The hydrologic cycle is a conceptual model that describes the storage and movement of water between the biosphere, atmosphere, lithosphere, and the hydrosphere (see Figure 1). Water on our planet can be stored in any one of the following major reservoirs: atmosphere, oceans, lakes, rivers, soils, glaciers, snowfields, and groundwater. Water moves from one reservoir to another by way of processes like evaporation, condensation, precipitation, deposition, runoff, infiltration, sublimation, transpiration, melting, and groundwater flow. The oceans supply most of the evaporated water found in the atmosphere. Of this evaporated water, only 91% of it is returned to the ocean basins by way of precipitation. The remaining 9% is transported to areas over landmasses where climatological factors induce the formation of precipitation. The resulting imbalance between rates of evaporation and precipitation over land and ocean is corrected by runoff and groundwater flow to the oceans.
Major movements of water
Water is more or less constantly moving and changing from one state to another (solid, liquid, or vapor/gas) while interacting with the physical processes present in the atmosphere, lithosphere, and biosphere. These changes and movements of water are linked together in the hydrologic cycle. Components of the hydrologic cycle include water vapor and clouds in the atmosphere, but also include liquid surface waters (oceans, lakes and streams) on continents as well as groundwater. Other important components of the hydrologic cycle include glacial ice held on continents, and water contained in biomass. Plants and animals are about 70% water, by volume. Water evaporates in enormous quantities from the oceans and then falls as precipitation either on land or ocean. That portion which falls on land evaporates, is transpired by plants, runs off, or infiltrates by some measure. Between the various stages of the hydrologic cycle, water moves between temporary storage areas often called reservoirs. These movements are controlled by climatic conditions, which include rain, snow, wind, and other meteorological processes. Eventually, all water ends up back in the ocean.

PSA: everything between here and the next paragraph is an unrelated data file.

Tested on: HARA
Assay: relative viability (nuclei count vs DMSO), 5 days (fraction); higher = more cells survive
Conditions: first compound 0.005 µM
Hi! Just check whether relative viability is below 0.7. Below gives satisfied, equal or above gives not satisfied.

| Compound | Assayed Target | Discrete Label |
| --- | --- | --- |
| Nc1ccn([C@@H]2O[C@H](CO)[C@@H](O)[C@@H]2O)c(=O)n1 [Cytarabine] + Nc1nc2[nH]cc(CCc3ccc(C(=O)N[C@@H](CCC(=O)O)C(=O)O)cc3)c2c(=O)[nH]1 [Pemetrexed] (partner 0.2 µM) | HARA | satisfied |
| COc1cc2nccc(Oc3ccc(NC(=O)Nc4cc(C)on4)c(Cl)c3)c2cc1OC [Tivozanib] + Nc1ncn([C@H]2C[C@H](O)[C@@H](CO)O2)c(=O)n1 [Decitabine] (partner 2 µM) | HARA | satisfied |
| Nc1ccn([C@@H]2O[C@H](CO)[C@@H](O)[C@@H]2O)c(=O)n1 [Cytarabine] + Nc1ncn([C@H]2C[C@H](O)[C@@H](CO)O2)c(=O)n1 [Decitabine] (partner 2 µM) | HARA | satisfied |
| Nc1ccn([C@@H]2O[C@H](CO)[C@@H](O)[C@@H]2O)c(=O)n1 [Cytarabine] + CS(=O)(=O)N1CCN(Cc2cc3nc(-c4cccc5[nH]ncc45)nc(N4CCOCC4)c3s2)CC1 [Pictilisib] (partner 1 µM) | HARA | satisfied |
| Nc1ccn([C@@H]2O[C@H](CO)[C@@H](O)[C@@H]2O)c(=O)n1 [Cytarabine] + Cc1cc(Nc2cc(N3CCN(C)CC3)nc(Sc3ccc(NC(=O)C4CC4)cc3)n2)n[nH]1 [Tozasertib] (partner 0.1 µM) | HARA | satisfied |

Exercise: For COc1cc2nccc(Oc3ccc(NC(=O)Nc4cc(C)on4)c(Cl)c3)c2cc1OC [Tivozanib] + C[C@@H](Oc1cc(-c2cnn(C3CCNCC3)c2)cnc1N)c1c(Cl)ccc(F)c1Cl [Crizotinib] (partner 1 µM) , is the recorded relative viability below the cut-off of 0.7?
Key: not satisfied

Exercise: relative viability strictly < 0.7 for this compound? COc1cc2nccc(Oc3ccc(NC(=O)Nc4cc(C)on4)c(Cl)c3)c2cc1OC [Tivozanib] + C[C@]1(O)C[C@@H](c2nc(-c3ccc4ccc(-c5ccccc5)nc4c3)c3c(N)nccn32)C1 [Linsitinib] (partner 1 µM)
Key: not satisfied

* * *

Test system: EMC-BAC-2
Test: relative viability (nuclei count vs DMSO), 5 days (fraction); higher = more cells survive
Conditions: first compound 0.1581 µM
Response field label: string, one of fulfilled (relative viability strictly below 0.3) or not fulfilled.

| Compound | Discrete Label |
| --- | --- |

Role of meteorological variables
See main article: Meteorology
Various pathways exist in the hydrologic cycle. In non-vegetated systems interception processes usually do not occur, however, within vegetated systems, precipitation can be intercepted and lost to evaporation. In vegetated systems, some precipitation may reach the ground by stemflow, but most often reaches the soil by a process called throughfall. Precipitation that reaches the soil surface can then infiltrate and recharge soil waters. From there it can percolate through soil to deeper soil layers or groundwater supplies. The rate of evaporation from soils or surface waters (including oceans) can be influenced by several factors including radiation, temperature, relative humidity, and wind. Warmer air can hold more water vapor, thereby generating increased evaporation rates. Drier air can accept much more water vapor than air that is nearly saturated, and windy conditions generally accelerate evaporation. Transpiration from plants takes place via water loss from the stomates, the gas exchange organs found on the leaves of plants. The stomates also act as an important cooling mechanism for plants by means of latent heat absorbed and transferred from the plants through evaporation/transpiration processes. This process is also that which supplies the tensional forces necessary to help draw water into roots from the surrounding soil. Transpiration is often lumped with evaporation and is then called evapotranspiration. With enough energy added, water can be converted directly from a solid (ice) to water vapor. This process is called sublimation. Sublimation is the result of ice going directly from a solid to water vapor without passing through a liquid state.
Air can only hold a certain amount of water vapor. The amount depends largely upon temperature; thus, as mentioned, hotter air can hold more water vapor than colder air. When air is saturated with water vapor, the water vapor condenses into droplets of water, forming clouds. When the droplets gain enough mass, they fall to the ground as rain or snow.